is the grass any bluer...

is the grass any bluer...
on the other side?

Tuesday, March 27, 2012

Kentucky May Be Top Seed, but Studio Players has the BAD SEED

For those looking to escape the hoopla of March Madness, Studio Players offers an escape with the final weekend of BAD SEED. For those not in the know – BAD SEED is the story of 8-year old Rhoda Penmark, who appears to be the perfect child, until her mother discovers the only thing “perfect” about her child is her ability to kill. Audience members who have already seen the production have called it “a creepy good time” and “scary fun”. Why? It is because of the performances of its stellar cast, to include that of 12-year old Abby Quammen in the title role.

“Abby is an amazing young actress.  I was very lucky to have her as part of the cast” says director David Senatore.  Abby auditioned along with 14 other young girls hoping to win the role of Rhoda. “The level of talent I had to choose from was amazing – area theaters really need to provide more opportunities for these young actors!”  So what was it that made her stand out?  “With this production, I really wanted to focus on the relationship between mother and daughter. What put Abby over the top was how much she looked like Jessica (York), the actress playing the mom. They both have this smile that just lights up the room. That was cincher for me.”

Based on the 1954 novel by William March, the theatrical version of BAD SEED was adapted by Maxwell Anderson that same year and opened on Broadway on December 8, 1954, running for 334 performances. The play was shortlisted for the 1955 Pulitzer Prize for Drama, but Joseph Pulitzer, Jr. pressured the prize jury into presenting it to Cat on a Hot Tin Roof instead.

Director David Senatore

So why do such a dated script? “The story is fascinating, and I believe, still relevant to modern audiences. When it was first introduced in 1954, the shocker was “how can a child do such horrible things”, but nowadays we KNOW kids can do horrible things, and the question we ask is ‘where were the parents or the adults?  Why did they let it happen?’ And that’s the story I wanted to focus on – the adults that surround Rhoda. When you look at how the story is written, you start to realize that practically every adult in Rhoda’s life, in their own way, enabled her to get away with murder.”

Each one of these characters has an opportunity to stop Rhoda, yet each, in their own way, fails to do so. The school teacher, Miss Fern, (played with bitchy abandonment by Natalie Cummins) knows more than she’s telling. People ignore the warnings of Mrs. Daigle’s, the drunk and desperate mother of the murdered child, due to her inebriated state of mind (played to dramatic perfection by Mary Anne Mathews). Rhoda’s grandfather (Kelly Hale) selfishly refuses to believe facts over his own personal prejudices. Then there is the creepy janitor Leroy (Greg Waltermire) who accidently stumbles upon Rhoda’s secret and suffers the consequences.  Stuck in the middle of all of this is Rhoda’s mother (Jessica York) whose insecurities send her on a downward spiral that leads to the shows’ dramatic conclusion.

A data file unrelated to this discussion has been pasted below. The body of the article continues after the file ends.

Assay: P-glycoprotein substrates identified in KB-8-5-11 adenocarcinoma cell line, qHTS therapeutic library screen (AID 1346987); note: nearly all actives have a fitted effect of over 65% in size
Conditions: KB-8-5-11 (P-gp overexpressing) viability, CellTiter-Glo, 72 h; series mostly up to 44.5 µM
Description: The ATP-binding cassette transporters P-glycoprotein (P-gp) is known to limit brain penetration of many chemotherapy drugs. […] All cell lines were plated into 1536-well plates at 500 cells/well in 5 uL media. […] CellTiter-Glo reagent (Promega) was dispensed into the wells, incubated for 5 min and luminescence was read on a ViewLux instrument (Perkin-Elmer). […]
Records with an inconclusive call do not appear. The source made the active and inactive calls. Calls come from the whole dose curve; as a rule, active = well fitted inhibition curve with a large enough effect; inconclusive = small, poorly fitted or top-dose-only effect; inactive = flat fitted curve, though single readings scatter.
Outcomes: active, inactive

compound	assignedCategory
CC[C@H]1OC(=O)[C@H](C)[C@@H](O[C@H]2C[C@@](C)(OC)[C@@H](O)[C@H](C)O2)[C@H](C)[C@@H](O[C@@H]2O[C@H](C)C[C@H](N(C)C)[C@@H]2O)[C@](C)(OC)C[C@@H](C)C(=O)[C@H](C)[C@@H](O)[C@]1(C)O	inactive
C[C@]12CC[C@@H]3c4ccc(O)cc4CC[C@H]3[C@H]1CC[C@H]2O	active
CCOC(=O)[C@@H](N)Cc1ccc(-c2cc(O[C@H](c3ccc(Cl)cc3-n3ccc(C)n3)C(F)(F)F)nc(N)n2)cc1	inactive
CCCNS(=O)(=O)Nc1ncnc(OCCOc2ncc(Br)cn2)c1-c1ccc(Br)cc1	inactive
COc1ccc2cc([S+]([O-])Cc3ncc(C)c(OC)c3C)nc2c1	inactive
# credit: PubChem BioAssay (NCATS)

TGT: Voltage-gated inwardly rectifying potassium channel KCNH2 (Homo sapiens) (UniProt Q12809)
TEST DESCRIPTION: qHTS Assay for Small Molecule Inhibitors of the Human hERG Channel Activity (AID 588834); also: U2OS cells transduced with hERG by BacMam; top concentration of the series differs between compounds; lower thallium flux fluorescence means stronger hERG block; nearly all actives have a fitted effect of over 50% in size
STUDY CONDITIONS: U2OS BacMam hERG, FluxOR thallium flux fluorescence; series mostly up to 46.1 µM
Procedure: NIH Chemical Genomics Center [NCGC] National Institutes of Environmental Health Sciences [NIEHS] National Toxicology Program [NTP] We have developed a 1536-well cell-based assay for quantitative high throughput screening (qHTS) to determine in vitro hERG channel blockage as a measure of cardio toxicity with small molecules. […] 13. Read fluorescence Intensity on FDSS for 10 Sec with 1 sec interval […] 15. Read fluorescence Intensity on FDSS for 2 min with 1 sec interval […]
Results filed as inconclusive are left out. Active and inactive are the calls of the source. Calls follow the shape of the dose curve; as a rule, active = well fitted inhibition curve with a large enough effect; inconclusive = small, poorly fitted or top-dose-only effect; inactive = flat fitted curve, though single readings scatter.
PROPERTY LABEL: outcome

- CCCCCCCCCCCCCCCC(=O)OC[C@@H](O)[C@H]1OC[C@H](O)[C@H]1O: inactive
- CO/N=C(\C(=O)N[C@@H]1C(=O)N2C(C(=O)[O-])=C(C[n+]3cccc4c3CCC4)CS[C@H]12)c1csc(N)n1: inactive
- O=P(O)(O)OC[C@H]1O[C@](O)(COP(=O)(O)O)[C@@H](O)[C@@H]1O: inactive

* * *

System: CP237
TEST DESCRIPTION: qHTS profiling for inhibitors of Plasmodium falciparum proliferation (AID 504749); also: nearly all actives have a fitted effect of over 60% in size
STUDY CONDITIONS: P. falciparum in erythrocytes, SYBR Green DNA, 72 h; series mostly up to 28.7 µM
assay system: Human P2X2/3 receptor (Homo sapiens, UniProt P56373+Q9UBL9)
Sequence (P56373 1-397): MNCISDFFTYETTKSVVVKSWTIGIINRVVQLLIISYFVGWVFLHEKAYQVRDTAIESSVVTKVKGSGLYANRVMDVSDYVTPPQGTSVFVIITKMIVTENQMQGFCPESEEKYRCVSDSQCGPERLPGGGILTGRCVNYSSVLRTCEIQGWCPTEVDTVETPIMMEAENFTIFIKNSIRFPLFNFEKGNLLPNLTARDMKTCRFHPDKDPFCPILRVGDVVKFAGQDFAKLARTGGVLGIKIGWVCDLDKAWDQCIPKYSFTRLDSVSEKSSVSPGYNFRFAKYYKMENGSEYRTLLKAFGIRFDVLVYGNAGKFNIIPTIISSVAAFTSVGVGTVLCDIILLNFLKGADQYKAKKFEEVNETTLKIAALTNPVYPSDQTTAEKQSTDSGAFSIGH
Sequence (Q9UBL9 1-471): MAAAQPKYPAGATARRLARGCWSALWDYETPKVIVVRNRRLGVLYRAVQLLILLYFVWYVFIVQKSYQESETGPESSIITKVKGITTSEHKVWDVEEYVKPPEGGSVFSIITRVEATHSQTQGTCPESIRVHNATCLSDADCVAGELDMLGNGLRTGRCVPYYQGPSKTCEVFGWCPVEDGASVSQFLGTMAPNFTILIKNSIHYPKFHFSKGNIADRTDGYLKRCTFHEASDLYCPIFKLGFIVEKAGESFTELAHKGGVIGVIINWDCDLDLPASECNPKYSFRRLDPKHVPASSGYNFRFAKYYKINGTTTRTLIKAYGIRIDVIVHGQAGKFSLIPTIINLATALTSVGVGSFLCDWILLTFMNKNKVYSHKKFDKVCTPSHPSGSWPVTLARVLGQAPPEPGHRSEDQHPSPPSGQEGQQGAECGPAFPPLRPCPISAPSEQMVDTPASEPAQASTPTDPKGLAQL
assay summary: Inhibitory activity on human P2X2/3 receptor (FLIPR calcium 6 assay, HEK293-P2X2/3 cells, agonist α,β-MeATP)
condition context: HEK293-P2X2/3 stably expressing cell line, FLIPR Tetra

And the purpose of doing such a show? “Sure, we hope the audience will leave the theater and have a discussion about the relevancy of the show – the whole nature vs. nurture argument. But mostly – it’s just a fun ride! This script can very easily become campy melodrama, but the cast gives a very understated and balanced performance that draws the audience in. Once you’re hooked, you’re taken on this roller coaster of a ride. The best part for me is watching the audience’s reaction to the final scene. They never see it coming!”


In the interest of encouraging attendance at the final Saturday night (3/31) performance of Bad Seed, Studio Players is offering the following one-time offer:
1. If you have already seen the show, you can come back and see it again free of charge, this Saturday night.

2. If you have already seen the show, and you come back and see it again Saturday night free of charge, if you bring guests, the guests get in for 1/2 price ($8.50).
3. If you are a member of Studio Players and attend the March 27, 2012 membership meeting, you can see the show Saturday night free of charge. Just check in at the ticket counter on Saturday evening.
4. If you are a member of Studio Players and aren’t able to attend the membership meeting, you can attend Saturday night's performance for half price ($8.50)--walk up and pay at the door.
5. Finally, for students, a student rush: students can attend Saturday night for half off the regular ticket price ($8.50)-- walk up and pay at the door.
All purchases under this offer must be completed at the theater on Saturday evening before show time.
Regular sales and comp ticket redemptions
continue at the Downtown Arts Center Box Office.
If you have questions about this offer, please contact Scott Turner at or by phone at 502-542-0220.

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